Polvo's patented brand of atonal, angular, vaguely eastern rock fury is one of my all-time favorite sounds, and Celebrate the New Dark Age is an ideal distillation of what made this Chapel Hill four-piece such a force to be reckoned with. The oddly-tuned twin-guitar attack of Ash Bowie and Dave Brylawski is some of the most alarming kick-assery ever laid to tape, and the fact that the rhythm section (Steve Popson on bass and Eddie Watkins on drums) could keep up with the whiplash time changes and breakneck stop-start dynamics -- let alone excel at keeping the songs anchored firmly in the realm of the listenable -- is a testament to its abilities. Listening to Polvo is like getting a glimpse into what rock and roll sounds like in an alternate, non-Euclidean universe, where math and physics and gravity don't operate according to our rules. It's Lovecraftian postpunk.
This seven song EP was released shortly after Today's Active Lifestyles, Polvo's second full-length and the album where they really started to nail their sound and style. By Celebrate the New Dark Age, Polvo were in full control of their abilities, and it shows right away. Lead off track "Fractured (Like Chandeliers)" is a straight classic, careening wildly as Bowie and Brylawski trade off anti-leads and pry alien tones from their instruments, bending the notes to the breaking point but never abandoning the hooks that nail the tune in place. The bass and drums here as in most Polvo songs are a big part of what makes the tune such a great listen: while the guitars twist and flail and generally push the boundaries of good sense, Popson and Watkins stay firmly in the pocket, adding some flourishes here and there but otherwise plowing straight ahead and keeping the parameters in place.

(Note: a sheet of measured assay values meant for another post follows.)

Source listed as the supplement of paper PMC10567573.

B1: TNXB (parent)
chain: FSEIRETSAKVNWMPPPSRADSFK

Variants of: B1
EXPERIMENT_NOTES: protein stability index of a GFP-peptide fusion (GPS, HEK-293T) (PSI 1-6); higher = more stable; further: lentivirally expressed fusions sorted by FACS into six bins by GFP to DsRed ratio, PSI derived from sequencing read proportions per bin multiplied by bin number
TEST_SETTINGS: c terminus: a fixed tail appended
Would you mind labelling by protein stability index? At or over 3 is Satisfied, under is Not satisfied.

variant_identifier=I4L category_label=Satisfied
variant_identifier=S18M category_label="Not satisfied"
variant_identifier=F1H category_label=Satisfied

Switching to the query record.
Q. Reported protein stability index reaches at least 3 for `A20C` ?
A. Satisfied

The more subdued "City Spirit," with its rubbery lead lines and slightly spacey vocals reminiscent of Thurston Moore, provides a nice breather between the first song and the third, the monumental "Tragic Carpet Ride." Introduced with an electrified jangle of dissonance, "Tragic Carpet Ride" in short order plunges headlong into three minutes and twenty seconds of unmitigated unsanity, an oscillating wall of distortion underpinned by driving drums and pulsing bass. It's a relentless riff fest, as Bowie and Brylawski take turns churning out unnatural lead lines, their guitars sounding terrified and confused. And when Bowie sings, "Tell me that you understand/ Tell me why you look concerned/ Tell me that you know/ Or I will never learn," he could be speaking directly to the listener, puzzled and, sure, concerned, but also enthralled.
"Every Holy Shroud" is another overwhelmingly awesome offering, essentially three or four songs in one. The band switches up tempos and melodies at the drop of a hat, never losing the plot or making it look anything less than effortless. The half-Asian tonal excursions are on full display here, but the grinding primary chords are good ol' steak-and-potatoes rockness. And Bowie shows off his sense of humor and self awareness on this track, opining, "And now we just brought a sitar/ So be prepared/ Apologetic trips to make you sick/ Now I'm toking from this bag of tricks." Clearly a band that knows what it's on about.
Polvo were true guitar pioneers, making decidedly eggheaded, post-grad music that was exceedingly exciting and, most importantly, fun to listen to. And on Celebrate the New Dark Age, all of Polvo's disturbing and stupefying abilities are laid bare. This stuff is an exhilarating math problem that you want to drink to. As a new dark age descends upon us, check out this EP and find a reason to celebrate.